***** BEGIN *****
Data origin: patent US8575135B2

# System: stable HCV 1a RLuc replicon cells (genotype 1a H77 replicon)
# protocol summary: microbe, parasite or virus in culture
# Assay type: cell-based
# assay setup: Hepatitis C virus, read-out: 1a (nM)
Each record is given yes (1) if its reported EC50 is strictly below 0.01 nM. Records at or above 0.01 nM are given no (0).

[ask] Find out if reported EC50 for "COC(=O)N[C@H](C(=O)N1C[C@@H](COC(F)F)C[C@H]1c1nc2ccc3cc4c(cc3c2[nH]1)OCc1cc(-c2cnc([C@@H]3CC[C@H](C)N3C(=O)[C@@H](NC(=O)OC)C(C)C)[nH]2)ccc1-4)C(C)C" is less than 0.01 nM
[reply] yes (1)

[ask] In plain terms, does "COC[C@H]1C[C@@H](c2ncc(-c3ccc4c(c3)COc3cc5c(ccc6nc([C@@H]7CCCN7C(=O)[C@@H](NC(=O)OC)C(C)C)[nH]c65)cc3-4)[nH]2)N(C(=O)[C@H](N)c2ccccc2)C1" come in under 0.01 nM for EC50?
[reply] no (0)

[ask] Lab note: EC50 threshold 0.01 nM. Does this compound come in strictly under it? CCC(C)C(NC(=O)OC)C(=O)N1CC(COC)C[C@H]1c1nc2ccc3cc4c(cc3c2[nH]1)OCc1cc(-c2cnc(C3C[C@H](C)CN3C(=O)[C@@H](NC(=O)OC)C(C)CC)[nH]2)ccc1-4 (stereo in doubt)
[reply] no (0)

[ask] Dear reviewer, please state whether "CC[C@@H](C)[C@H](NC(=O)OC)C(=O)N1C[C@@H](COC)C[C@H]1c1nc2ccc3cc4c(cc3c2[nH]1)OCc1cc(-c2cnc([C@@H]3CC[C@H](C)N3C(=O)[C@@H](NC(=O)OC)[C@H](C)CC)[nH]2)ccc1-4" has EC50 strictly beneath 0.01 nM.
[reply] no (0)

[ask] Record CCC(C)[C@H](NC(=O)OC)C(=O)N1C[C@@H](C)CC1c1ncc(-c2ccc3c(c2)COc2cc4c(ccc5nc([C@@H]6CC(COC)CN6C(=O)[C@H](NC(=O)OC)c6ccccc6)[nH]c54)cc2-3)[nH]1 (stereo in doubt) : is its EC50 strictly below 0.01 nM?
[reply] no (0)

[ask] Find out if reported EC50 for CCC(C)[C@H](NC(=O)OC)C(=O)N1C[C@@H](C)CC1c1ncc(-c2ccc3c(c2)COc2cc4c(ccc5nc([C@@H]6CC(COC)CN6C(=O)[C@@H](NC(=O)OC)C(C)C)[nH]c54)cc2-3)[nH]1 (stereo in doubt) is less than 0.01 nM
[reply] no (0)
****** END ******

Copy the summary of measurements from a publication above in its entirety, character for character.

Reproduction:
Data origin: patent US8575135B2

# System: stable HCV 1a RLuc replicon cells (genotype 1a H77 replicon)
# protocol summary: microbe, parasite or virus in culture
# Assay type: cell-based
# assay setup: Hepatitis C virus, read-out: 1a (nM)
Each record is given yes (1) if its reported EC50 is strictly below 0.01 nM. Records at or above 0.01 nM are given no (0).

[ask] Find out if reported EC50 for "COC(=O)N[C@H](C(=O)N1C[C@@H](COC(F)F)C[C@H]1c1nc2ccc3cc4c(cc3c2[nH]1)OCc1cc(-c2cnc([C@@H]3CC[C@H](C)N3C(=O)[C@@H](NC(=O)OC)C(C)C)[nH]2)ccc1-4)C(C)C" is less than 0.01 nM
[reply] yes (1)

[ask] In plain terms, does "COC[C@H]1C[C@@H](c2ncc(-c3ccc4c(c3)COc3cc5c(ccc6nc([C@@H]7CCCN7C(=O)[C@@H](NC(=O)OC)C(C)C)[nH]c65)cc3-4)[nH]2)N(C(=O)[C@H](N)c2ccccc2)C1" come in under 0.01 nM for EC50?
[reply] no (0)

[ask] Lab note: EC50 threshold 0.01 nM. Does this compound come in strictly under it? CCC(C)C(NC(=O)OC)C(=O)N1CC(COC)C[C@H]1c1nc2ccc3cc4c(cc3c2[nH]1)OCc1cc(-c2cnc(C3C[C@H](C)CN3C(=O)[C@@H](NC(=O)OC)C(C)CC)[nH]2)ccc1-4 (stereo in doubt)
[reply] no (0)

[ask] Dear reviewer, please state whether "CC[C@@H](C)[C@H](NC(=O)OC)C(=O)N1C[C@@H](COC)C[C@H]1c1nc2ccc3cc4c(cc3c2[nH]1)OCc1cc(-c2cnc([C@@H]3CC[C@H](C)N3C(=O)[C@@H](NC(=O)OC)[C@H](C)CC)[nH]2)ccc1-4" has EC50 strictly beneath 0.01 nM.
[reply] no (0)

[ask] Record CCC(C)[C@H](NC(=O)OC)C(=O)N1C[C@@H](C)CC1c1ncc(-c2ccc3c(c2)COc2cc4c(ccc5nc([C@@H]6CC(COC)CN6C(=O)[C@H](NC(=O)OC)c6ccccc6)[nH]c54)cc2-3)[nH]1 (stereo in doubt) : is its EC50 strictly below 0.01 nM?
[reply] no (0)

[ask] Find out if reported EC50 for CCC(C)[C@H](NC(=O)OC)C(=O)N1C[C@@H](C)CC1c1ncc(-c2ccc3c(c2)COc2cc4c(ccc5nc([C@@H]6CC(COC)CN6C(=O)[C@@H](NC(=O)OC)C(C)C)[nH]c54)cc2-3)[nH]1 (stereo in doubt) is less than 0.01 nM
[reply] no (0)